"You can each come up with a scenario that would force our hand."
That would be Notre Dame Athletic Director Jack Swarbrick talking about the potential of Notre Dame joining a conference.
There are a handful of quotes from Mr. Swarbrick in the article that mostly sound like your standard political non-answers, but that one quote has Notre Dame fans across the country melting down the message boards.
The question is why? Is there really a chance that Notre Dame could find itself in a position where remaining independent was no longer the best option?
Here is what I think. Notre Dame Football is an established brand in the same way that the New York Yankees and Dallas Cowboys are an established brand. Wherever Notre Dame might be playing on a given Saturday the stadium fills up and TV sets get turned on. Half of the opponents on the Notre Dame schedule consider their annual contest with the Irish a "Rivalry Game."
When they play one and done "buy games" at Notre Dame Stadium the other team makes comments about how special it is to play in "The House That Rock Built." For most of those teams it is their biggest game of the season and they treat it as such.
When the Irish have recently struggled in bowl games many lamented that they were playing in games they really didn’t deserve to be in. But for all the reasons already mentioned the first bowl with a shot at Notre Dame happily extended a bid.
That is the reason that there is no middle ground when it comes to how people feel about the Fighting Irish. There are Notre Dame fans and there are people that hate Notre Dame with every semblance of their being. There really isn’t a middle ground. It is what it is and that love hate relationship makes the Irish a media darling in both good times and bad.
Regardless of whether you love them or hate them all of those things make Notre Dame an extremely attractive option for any conference. So does the Big Ten want Notre Dame? Of course they do. Would any other conference jump through hoops to take Notre Dame should the Irish come calling? Probably so, but all of those reasons also mean that Notre Dame still doesn’t really need to join a conference.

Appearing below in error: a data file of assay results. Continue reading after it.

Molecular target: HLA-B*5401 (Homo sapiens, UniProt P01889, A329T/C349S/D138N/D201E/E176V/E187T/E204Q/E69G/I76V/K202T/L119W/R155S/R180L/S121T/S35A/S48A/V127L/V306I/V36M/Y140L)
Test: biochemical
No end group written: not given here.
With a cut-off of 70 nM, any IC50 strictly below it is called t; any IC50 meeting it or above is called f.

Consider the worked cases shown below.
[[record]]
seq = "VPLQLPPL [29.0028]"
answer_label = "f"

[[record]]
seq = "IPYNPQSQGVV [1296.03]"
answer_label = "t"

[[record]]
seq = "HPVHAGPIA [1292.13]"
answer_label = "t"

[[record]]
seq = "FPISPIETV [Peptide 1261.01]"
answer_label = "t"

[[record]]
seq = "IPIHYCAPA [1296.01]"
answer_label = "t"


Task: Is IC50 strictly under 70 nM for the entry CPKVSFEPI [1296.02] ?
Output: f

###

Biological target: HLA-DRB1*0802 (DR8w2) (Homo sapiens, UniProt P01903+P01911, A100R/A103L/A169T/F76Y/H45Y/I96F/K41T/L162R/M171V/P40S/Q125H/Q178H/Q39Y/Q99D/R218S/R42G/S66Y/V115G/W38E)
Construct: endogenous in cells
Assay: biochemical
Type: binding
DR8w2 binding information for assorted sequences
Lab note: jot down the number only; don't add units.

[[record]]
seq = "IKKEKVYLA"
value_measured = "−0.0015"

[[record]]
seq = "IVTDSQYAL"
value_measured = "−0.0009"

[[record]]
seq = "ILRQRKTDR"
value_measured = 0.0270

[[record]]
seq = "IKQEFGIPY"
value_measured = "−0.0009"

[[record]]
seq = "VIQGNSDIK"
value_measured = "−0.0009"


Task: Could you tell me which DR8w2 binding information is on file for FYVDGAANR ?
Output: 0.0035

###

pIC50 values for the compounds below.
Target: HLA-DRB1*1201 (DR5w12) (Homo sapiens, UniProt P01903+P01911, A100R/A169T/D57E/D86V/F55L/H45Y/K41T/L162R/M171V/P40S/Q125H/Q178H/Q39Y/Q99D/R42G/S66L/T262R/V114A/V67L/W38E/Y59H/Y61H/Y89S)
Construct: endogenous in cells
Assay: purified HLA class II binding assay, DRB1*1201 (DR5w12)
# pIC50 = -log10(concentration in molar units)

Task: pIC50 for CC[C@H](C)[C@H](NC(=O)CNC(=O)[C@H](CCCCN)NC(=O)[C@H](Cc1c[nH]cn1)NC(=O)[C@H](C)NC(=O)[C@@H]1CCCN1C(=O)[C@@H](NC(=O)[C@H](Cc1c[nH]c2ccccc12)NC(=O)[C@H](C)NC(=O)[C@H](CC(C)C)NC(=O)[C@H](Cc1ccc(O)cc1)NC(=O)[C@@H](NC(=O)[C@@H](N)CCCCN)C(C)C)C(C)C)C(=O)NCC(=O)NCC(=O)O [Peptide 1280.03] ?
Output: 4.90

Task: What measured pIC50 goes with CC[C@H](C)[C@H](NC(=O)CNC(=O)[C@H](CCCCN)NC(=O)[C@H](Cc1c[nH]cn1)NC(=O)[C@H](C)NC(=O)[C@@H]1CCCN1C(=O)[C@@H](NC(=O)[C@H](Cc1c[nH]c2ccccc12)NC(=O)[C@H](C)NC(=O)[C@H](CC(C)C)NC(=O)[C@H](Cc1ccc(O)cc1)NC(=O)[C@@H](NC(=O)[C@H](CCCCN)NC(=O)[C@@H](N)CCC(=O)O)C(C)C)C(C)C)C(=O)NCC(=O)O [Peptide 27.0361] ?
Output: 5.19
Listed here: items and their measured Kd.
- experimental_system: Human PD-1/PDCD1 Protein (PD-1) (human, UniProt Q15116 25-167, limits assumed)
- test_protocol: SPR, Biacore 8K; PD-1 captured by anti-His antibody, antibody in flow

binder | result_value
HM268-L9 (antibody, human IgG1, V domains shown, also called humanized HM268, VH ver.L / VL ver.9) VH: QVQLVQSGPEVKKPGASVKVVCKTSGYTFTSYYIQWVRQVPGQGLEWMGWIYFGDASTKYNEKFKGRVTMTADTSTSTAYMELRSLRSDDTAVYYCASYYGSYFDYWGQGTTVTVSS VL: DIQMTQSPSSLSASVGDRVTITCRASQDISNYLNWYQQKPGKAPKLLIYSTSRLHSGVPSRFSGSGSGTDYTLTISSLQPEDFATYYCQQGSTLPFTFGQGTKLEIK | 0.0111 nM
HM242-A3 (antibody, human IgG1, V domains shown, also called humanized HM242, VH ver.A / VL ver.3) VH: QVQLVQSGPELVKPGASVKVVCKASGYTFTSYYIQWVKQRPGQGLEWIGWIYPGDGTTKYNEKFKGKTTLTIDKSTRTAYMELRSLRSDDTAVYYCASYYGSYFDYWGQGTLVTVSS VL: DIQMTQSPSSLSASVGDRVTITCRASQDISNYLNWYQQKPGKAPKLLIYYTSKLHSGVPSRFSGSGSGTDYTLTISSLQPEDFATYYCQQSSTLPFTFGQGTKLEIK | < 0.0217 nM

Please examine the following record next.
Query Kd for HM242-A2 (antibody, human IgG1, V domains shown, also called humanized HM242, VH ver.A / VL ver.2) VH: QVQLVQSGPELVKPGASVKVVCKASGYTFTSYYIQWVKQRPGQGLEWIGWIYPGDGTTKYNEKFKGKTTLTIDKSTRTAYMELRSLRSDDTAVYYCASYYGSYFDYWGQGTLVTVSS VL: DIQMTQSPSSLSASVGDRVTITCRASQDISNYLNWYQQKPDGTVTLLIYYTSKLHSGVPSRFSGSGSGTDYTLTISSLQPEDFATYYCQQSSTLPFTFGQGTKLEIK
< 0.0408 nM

People talk about the NBC contract being worth less money than the Irish might make from the Big Ten Network. Does it really even matter? When was the last time a Notre Dame road game wasn’t on a major network? Worst case the four true road games are regionally televised on ABC, but most are nationally televised on ABC or one of the ESPN channels. That has been true even in the lean years.
If Notre Dame ever decides that they want a new TV deal with another network they will most likely be able to sit back and watch the bids roll in. So I don’t buy Notre Dame jumping to a conference for a little more TV money.
Then why does the fan base get so riled up whenever this topic comes up? Shouldn’t we all just instantly dismiss it? At a glance you would think so but we don’t. The football program has been so mismanaged for so long that we all have a mild case of battered wives syndrome.
We no longer trust that the powers that be are going to do the right thing. The last four coaching hires (including O’Leary) haven’t panned out, the 7-4-1 scheduling model brings a fistful of less than thrilling "buy games" to the schedule, and the perceived "Disneyfication" of the on campus game day experience have a substantial portion of the fan base more than a little nervous about the future. Those feelings are further exacerbated by the stunning 16 win total amassed in the last three seasons.
There is definitely going to be significant conference realignment in the near future and the ripple effect will undoubtedly be interesting. But getting too riled up about Notre Dame joining a conference at the moment is probably a bit premature. The truth is we don’t really know what Jack Swarbrick is thinking. If nothing else he has proven to keep things close to the vest until he decides that he’s ready to let his decisions be known. Swarbrick did wrap it up with this quote.
"We’re trying like hell to maintain our football independence," Swarbrick said. "I think it’s good for college football and it’s good for Notre Dame."
To me that pretty much sums it up and that isn’t the first time that Jack Swarbrick has said that. It will take significant external factors to put Notre Dame in a position where joining a conference is the best option. In the mean time the one person that can take some heat off of Swarbrick and the university is Brian Kelly. If the Irish can get back to winning a lot of football games I think joining a conference in the immediate future becomes even less likely.